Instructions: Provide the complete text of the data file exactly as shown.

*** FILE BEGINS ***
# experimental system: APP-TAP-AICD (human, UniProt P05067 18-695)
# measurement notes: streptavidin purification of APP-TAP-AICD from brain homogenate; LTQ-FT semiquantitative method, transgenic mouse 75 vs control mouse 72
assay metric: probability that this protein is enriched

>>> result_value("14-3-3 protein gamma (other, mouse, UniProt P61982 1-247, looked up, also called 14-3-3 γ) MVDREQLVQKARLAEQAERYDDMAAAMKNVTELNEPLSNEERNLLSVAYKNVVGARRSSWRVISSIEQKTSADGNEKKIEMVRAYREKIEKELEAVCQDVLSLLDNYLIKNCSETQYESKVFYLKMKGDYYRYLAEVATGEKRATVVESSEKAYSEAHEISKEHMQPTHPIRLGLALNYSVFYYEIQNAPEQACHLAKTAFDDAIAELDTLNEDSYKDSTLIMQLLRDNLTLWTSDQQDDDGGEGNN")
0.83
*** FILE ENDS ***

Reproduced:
# experimental system: APP-TAP-AICD (human, UniProt P05067 18-695)
# measurement notes: streptavidin purification of APP-TAP-AICD from brain homogenate; LTQ-FT semiquantitative method, transgenic mouse 75 vs control mouse 72
assay metric: probability that this protein is enriched

>>> result_value("14-3-3 protein gamma (other, mouse, UniProt P61982 1-247, looked up, also called 14-3-3 γ) MVDREQLVQKARLAEQAERYDDMAAAMKNVTELNEPLSNEERNLLSVAYKNVVGARRSSWRVISSIEQKTSADGNEKKIEMVRAYREKIEKELEAVCQDVLSLLDNYLIKNCSETQYESKVFYLKMKGDYYRYLAEVATGEKRATVVESSEKAYSEAHEISKEHMQPTHPIRLGLALNYSVFYYEIQNAPEQACHLAKTAFDDAIAELDTLNEDSYKDSTLIMQLLRDNLTLWTSDQQDDDGGEGNN")
0.83